Nightwing #26 kicks off a new arc and reintroduces Huntress into the fold. Is it good?
Throughout his run on this series, writer Tim Seeley has drawn upon numerous elements and side characters from Dick Grayson’s past. Since the narrative shifted toward Blüdhaven, however, we haven’t seen much reference to the Grayson series. Fortunately, Huntress is now back, along with spy-based plots and intrigue. The choice to bring Spyral back into Dick’s life is a good move on Seeley’s part. Seeing Dick grapple with recent events as well as ghosts from the past help to make the character feel more real, and like his history matters.
Huntress and Spyral aren’t the only returns in this issue. Javier Fernandez is back on the art, and (with no disrespect intended toward the series’ other pencillers) it’s a welcome return. His work breathes life into Blüdhaven, with consistently fantastic perspective and compositional choices. Fernandez excels at drawing architecture, backgrounds, and, as always, facial expressions. He is also adept at rendering Dick’s acrobatic styles in movement and combat. This visual commitment to Dick’s past with the traveling circus, combined with the plot’s referrals back to Grayson, serves as an effective nod to the character’s past without straying too far from present events.
Unfortunately, what this issue does with the rest of the series’ cast isn’t as promising. Giz is revealed to have been killed (rather than simply injured) at the end of the last issue, but he hasn’t been utilized well enough before now to make this development very compelling. Worse off, though, is Shawn Tsang, whose face-heel turn is predictable yet inadequately set up. Her shifts in morality and decision-making don’t feel justified, and the speed with which she changes extremes comes across as out-of-character when looked at next to her actions ten-or-so issues ago. Pigeon remains a flat character, and while it’s nice to see Dick harken back to his spy days, the execution of the issue’s hired gun/covert elements could be more suspenseful.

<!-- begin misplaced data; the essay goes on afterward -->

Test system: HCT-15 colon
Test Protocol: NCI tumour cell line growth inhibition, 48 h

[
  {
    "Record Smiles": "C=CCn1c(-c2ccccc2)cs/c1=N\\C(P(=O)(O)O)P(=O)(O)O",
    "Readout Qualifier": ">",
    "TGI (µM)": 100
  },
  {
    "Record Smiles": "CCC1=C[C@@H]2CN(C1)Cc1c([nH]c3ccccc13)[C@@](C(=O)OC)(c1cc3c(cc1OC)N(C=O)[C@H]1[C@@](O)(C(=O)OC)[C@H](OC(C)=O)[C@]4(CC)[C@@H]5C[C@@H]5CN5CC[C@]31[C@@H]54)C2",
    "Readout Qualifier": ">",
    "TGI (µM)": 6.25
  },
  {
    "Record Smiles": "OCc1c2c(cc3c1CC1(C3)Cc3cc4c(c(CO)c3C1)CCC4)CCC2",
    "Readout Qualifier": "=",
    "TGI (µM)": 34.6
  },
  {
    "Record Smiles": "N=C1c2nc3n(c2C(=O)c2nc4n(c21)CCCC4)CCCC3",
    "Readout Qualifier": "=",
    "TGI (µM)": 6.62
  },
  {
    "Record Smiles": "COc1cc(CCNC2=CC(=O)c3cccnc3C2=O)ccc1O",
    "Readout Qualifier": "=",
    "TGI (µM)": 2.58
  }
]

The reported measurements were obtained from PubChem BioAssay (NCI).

Overall, this issue is good, but it has too many significant cons to be great. Fernandez’s return to the art is a major positive, as is the inclusion of Huntress and the potential for cool Spyral-related escapades throughout the rest of the arc. Unfortunately, the way the supporting cast is handled here drags the overall enjoyableness down a fair amount. Seeing characters and themes from Dick’s past resurface is always nice, but it feels like his current supporting cast is crumbling away prematurely to make room. Hopefully future issues will integrate the different aspects of Dick’s life more smoothly.